As you clearly can see, the X1250 chipset integrated into the ECS AMD690GM-M2 outright kicks VIA Unichrome butt, but on the other hand the results aren’t exactly impressive with under 6000 points on standard frequencies, which just isn’t enough for any game today. Just for fun, we overclocked the IGP to the maximum 500MHz available in BIOS, which gave us an almost cute boost in 3DMark 2001, although you won’t notice it in any games of today.
Furthermore, we’ve compared the motherboard against something as unfair as a high-end rig consiting of Gigabyte’s GA-P35-DQ6 and an Intel Core 2 Duo X6800, the results are as shown below.
As you can see, the overclock of 280MHz does give you a relatively big boost, and the performance isn’t exactly surprisingly a bit worse than the Core 2 Duo system, although it costs a whole lot more.
WinRAR is as you may know an application that benefits from high memory bandwidth, and the K8 architecture’s integrated memory controller should do just this well. With 1102kB/s at 3080MHz, it’s not trailing the GA-P35-DQ6 by far.
The only thing this test does is to measure the latency to your RAM in nanoseconds (ns), and as you clearly can see, AMD’s integrated memory controller does well in this test. Sadly, this doesn’t automatically come with monstruous memory performance as you’ll need some big bandwidth to get somewhere as well. The bandwidth seems to be AMD’s problem, especially with the WinRAR results in mind.
Our comparisons might not be exactly fair either, but the fact is that ECS and AMD does impress, costing a fifth of the reference system, giving you almost the same performance. Would you decide to start overclocking the Core 2 Duo system you would see the AMD system trailing by far very quickly though, it has to be said.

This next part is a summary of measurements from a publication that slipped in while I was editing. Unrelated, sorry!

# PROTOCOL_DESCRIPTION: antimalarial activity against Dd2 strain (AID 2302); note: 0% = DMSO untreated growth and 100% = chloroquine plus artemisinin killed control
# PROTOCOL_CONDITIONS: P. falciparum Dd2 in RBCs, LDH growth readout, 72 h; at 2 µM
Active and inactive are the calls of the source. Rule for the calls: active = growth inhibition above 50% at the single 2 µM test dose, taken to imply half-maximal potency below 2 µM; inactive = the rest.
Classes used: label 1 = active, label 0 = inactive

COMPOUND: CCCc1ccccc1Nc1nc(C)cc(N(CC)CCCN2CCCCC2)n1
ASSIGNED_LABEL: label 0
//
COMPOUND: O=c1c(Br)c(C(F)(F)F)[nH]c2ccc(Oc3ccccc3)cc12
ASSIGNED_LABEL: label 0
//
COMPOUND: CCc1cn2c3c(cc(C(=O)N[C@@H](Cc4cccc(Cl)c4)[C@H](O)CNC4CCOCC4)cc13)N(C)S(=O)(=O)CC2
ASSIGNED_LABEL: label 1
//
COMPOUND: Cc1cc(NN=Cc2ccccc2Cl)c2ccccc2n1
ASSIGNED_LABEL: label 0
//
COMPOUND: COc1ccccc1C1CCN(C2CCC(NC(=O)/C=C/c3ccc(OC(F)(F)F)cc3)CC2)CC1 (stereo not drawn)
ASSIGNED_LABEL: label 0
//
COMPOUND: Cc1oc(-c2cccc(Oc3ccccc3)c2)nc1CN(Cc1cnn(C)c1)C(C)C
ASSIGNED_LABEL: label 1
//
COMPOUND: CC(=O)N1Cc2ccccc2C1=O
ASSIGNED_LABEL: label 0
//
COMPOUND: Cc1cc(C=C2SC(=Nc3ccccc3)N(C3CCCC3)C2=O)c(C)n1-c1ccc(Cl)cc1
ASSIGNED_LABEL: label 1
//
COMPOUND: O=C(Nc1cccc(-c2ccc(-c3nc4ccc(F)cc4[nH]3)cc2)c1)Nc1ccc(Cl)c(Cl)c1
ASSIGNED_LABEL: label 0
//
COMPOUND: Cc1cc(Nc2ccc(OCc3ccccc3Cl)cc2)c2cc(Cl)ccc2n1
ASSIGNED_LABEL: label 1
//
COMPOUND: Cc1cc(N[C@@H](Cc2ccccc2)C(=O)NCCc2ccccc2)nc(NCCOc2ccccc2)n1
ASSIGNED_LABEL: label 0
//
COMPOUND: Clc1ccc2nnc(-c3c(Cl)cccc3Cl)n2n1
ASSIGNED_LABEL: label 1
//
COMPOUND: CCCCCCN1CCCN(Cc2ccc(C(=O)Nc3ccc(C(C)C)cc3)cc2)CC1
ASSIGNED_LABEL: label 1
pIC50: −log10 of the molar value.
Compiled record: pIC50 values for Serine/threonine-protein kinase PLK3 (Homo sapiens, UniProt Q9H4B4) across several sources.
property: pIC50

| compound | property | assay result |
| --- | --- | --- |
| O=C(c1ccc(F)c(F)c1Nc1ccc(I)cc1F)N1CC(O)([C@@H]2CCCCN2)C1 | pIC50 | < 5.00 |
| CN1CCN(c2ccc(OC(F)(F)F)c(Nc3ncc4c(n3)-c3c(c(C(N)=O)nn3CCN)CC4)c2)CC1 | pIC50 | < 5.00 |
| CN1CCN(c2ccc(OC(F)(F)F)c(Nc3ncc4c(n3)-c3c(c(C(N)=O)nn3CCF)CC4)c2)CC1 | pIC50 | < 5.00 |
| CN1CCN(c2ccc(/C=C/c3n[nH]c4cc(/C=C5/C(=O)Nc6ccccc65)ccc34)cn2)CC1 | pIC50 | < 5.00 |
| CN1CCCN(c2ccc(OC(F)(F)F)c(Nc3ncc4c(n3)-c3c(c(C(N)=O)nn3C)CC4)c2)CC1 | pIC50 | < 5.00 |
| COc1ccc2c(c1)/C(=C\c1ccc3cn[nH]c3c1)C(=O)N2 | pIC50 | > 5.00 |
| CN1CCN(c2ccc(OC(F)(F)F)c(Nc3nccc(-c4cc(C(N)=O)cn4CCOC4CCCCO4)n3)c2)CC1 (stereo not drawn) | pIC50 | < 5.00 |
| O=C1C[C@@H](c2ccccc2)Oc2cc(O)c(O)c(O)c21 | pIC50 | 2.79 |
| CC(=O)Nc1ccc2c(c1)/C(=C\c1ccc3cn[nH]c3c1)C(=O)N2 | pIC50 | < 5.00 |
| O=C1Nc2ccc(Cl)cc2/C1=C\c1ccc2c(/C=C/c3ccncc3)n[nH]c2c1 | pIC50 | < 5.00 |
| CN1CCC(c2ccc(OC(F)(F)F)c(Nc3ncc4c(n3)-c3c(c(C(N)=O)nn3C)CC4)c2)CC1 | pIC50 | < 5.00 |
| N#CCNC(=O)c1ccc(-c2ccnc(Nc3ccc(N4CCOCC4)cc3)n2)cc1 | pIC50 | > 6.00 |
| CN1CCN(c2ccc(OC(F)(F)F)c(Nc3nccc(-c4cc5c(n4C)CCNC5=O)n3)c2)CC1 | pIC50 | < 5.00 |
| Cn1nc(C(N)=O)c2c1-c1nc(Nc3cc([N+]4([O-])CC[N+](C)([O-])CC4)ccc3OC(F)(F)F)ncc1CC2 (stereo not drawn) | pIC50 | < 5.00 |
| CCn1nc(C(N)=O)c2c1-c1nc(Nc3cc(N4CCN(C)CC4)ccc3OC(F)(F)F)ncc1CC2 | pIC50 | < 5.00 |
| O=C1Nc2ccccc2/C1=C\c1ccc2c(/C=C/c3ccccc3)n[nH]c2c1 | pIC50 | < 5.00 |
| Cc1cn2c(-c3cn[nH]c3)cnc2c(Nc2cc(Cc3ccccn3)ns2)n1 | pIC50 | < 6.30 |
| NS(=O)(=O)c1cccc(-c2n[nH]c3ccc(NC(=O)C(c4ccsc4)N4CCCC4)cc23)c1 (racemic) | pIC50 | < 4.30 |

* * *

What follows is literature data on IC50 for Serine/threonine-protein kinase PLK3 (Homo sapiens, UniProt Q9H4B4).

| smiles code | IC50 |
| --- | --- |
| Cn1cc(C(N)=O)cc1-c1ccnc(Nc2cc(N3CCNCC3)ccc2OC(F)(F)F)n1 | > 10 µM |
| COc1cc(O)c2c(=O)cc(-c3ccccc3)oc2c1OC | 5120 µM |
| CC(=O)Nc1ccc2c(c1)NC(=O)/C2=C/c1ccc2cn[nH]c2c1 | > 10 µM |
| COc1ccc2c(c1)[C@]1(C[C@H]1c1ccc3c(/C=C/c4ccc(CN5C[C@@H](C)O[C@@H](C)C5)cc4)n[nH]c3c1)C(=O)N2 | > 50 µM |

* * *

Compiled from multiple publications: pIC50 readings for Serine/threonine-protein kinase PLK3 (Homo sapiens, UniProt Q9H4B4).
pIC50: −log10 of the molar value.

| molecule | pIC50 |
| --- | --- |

In the beginning this board was a pain to deal with, as it didn’t want to cooperate with the Catalyst 7.4 drivers no matter what, with bluescreens as a result. We reverted to the 7.3, and away went the bluescreens. This was later confirmed by ECS tech staff, that there was a problem with the 7.4 drivers, why we chose to run with the 7.3 throughout the testing. [Editor’s note: the driver problems are related to the chipset and not this particular board.]
The possibility to connect two screens directly to your integrated graphics processor is surely a feature that will be held in high regard by many, and the image quality is in usual ATI style, namely very good. Then there’s a feature to overclock the IGP via BIOS, which of course adds for a fun feature, although it’s not exactly necessary as the chipset isn’t good enough for any games no matter what the frequencies.
Summing everything up, this is a relatively good package for your buck, although a less messy BIOS would’ve been preferable, and at the same time you would probably have wanted another pair of memory slots for future use. But the upsides are still there; four SATA ports, one IDE channel, all passive cooling and a somewhat reasonable layout makes this a motherboard that should fit every man’s HTPC.
We want to point out that the above criterias are related to the pricing, four SATA ports in this price range has to be considered a pro.
Lastly, we would like to thank ECS for supplying us a test sample, while they are telling our Swedish readers that the motherboard is available at Datorbutiken.